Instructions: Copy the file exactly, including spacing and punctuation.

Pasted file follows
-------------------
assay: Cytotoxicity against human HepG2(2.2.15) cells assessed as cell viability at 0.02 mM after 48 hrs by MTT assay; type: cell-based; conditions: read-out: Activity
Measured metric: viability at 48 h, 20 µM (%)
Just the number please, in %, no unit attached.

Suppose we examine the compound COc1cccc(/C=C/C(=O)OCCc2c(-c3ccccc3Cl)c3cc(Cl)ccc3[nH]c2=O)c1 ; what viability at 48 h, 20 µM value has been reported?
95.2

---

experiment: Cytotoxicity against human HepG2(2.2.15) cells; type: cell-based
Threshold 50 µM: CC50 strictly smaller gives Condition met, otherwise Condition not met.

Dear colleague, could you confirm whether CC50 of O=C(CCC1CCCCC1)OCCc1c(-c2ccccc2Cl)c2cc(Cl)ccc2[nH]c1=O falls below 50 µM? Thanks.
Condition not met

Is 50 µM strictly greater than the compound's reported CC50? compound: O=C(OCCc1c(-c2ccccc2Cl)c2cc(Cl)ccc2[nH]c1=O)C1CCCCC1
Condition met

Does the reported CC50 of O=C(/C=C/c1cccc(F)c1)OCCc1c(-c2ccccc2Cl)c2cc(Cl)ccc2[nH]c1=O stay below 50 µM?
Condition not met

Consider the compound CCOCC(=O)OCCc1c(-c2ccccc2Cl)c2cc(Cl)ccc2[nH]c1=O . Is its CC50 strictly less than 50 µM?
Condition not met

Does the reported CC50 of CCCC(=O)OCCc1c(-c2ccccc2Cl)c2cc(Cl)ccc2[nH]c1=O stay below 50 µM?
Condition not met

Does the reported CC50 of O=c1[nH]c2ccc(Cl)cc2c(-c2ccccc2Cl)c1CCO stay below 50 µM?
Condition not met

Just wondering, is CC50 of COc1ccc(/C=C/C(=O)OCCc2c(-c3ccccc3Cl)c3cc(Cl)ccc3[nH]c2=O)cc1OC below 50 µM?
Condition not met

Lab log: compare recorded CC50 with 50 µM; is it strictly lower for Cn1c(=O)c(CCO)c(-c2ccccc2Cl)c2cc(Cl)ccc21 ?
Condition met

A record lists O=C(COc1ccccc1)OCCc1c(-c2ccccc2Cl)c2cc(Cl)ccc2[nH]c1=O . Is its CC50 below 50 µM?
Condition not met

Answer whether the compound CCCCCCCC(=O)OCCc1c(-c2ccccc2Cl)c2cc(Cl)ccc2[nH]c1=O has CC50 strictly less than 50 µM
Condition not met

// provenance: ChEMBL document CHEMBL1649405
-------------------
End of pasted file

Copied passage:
assay: Cytotoxicity against human HepG2(2.2.15) cells assessed as cell viability at 0.02 mM after 48 hrs by MTT assay; type: cell-based; conditions: read-out: Activity
Measured metric: viability at 48 h, 20 µM (%)
Just the number please, in %, no unit attached.

Suppose we examine the compound COc1cccc(/C=C/C(=O)OCCc2c(-c3ccccc3Cl)c3cc(Cl)ccc3[nH]c2=O)c1 ; what viability at 48 h, 20 µM value has been reported?
95.2

---

experiment: Cytotoxicity against human HepG2(2.2.15) cells; type: cell-based
Threshold 50 µM: CC50 strictly smaller gives Condition met, otherwise Condition not met.

Dear colleague, could you confirm whether CC50 of O=C(CCC1CCCCC1)OCCc1c(-c2ccccc2Cl)c2cc(Cl)ccc2[nH]c1=O falls below 50 µM? Thanks.
Condition not met

Is 50 µM strictly greater than the compound's reported CC50? compound: O=C(OCCc1c(-c2ccccc2Cl)c2cc(Cl)ccc2[nH]c1=O)C1CCCCC1
Condition met

Does the reported CC50 of O=C(/C=C/c1cccc(F)c1)OCCc1c(-c2ccccc2Cl)c2cc(Cl)ccc2[nH]c1=O stay below 50 µM?
Condition not met

Consider the compound CCOCC(=O)OCCc1c(-c2ccccc2Cl)c2cc(Cl)ccc2[nH]c1=O . Is its CC50 strictly less than 50 µM?
Condition not met

Does the reported CC50 of CCCC(=O)OCCc1c(-c2ccccc2Cl)c2cc(Cl)ccc2[nH]c1=O stay below 50 µM?
Condition not met

Does the reported CC50 of O=c1[nH]c2ccc(Cl)cc2c(-c2ccccc2Cl)c1CCO stay below 50 µM?
Condition not met

Just wondering, is CC50 of COc1ccc(/C=C/C(=O)OCCc2c(-c3ccccc3Cl)c3cc(Cl)ccc3[nH]c2=O)cc1OC below 50 µM?
Condition not met

Lab log: compare recorded CC50 with 50 µM; is it strictly lower for Cn1c(=O)c(CCO)c(-c2ccccc2Cl)c2cc(Cl)ccc21 ?
Condition met

A record lists O=C(COc1ccccc1)OCCc1c(-c2ccccc2Cl)c2cc(Cl)ccc2[nH]c1=O . Is its CC50 below 50 µM?
Condition not met

Answer whether the compound CCCCCCCC(=O)OCCc1c(-c2ccccc2Cl)c2cc(Cl)ccc2[nH]c1=O has CC50 strictly less than 50 µM
Condition not met

// provenance: ChEMBL document CHEMBL1649405